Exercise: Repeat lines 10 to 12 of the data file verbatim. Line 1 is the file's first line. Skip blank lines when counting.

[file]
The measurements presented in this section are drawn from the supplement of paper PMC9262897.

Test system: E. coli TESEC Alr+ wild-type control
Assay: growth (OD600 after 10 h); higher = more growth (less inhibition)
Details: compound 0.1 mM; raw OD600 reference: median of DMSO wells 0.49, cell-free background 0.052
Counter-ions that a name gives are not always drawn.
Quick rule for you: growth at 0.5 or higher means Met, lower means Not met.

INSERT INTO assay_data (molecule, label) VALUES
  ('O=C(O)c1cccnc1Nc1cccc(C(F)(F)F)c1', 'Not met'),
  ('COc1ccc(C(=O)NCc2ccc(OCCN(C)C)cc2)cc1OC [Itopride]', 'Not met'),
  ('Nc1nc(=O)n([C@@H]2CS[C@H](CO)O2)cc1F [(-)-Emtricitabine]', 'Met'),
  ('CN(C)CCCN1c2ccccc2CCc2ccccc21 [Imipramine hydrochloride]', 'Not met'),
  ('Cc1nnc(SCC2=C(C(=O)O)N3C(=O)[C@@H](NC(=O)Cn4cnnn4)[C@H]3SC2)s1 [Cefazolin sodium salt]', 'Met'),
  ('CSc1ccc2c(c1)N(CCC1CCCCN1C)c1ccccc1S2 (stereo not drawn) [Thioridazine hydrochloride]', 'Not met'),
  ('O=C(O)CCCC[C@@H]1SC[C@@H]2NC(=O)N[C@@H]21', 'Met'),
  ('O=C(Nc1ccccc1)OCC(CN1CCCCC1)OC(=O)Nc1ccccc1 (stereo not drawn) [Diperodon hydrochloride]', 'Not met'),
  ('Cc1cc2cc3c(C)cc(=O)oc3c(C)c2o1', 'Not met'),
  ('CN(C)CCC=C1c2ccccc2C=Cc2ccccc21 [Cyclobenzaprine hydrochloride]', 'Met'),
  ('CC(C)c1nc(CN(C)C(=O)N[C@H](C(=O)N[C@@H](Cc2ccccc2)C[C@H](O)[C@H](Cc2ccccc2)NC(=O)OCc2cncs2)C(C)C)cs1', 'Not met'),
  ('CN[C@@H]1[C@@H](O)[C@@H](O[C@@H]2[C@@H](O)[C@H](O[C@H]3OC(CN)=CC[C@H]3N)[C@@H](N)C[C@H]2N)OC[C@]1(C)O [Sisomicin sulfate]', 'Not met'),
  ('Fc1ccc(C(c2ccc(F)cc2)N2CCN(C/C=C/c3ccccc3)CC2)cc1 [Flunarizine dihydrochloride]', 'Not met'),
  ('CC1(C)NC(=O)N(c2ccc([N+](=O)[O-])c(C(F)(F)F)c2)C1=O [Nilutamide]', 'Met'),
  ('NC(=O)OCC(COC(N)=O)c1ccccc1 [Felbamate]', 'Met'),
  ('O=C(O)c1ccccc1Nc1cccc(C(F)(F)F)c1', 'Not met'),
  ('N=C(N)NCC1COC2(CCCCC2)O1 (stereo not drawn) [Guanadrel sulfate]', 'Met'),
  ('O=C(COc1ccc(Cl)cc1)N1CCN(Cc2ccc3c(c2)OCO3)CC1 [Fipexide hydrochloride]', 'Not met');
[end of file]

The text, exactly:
  ('Nc1nc(=O)n([C@@H]2CS[C@H](CO)O2)cc1F [(-)-Emtricitabine]', 'Met'),
  ('CN(C)CCCN1c2ccccc2CCc2ccccc21 [Imipramine hydrochloride]', 'Not met'),
  ('Cc1nnc(SCC2=C(C(=O)O)N3C(=O)[C@@H](NC(=O)Cn4cnnn4)[C@H]3SC2)s1 [Cefazolin sodium salt]', 'Met'),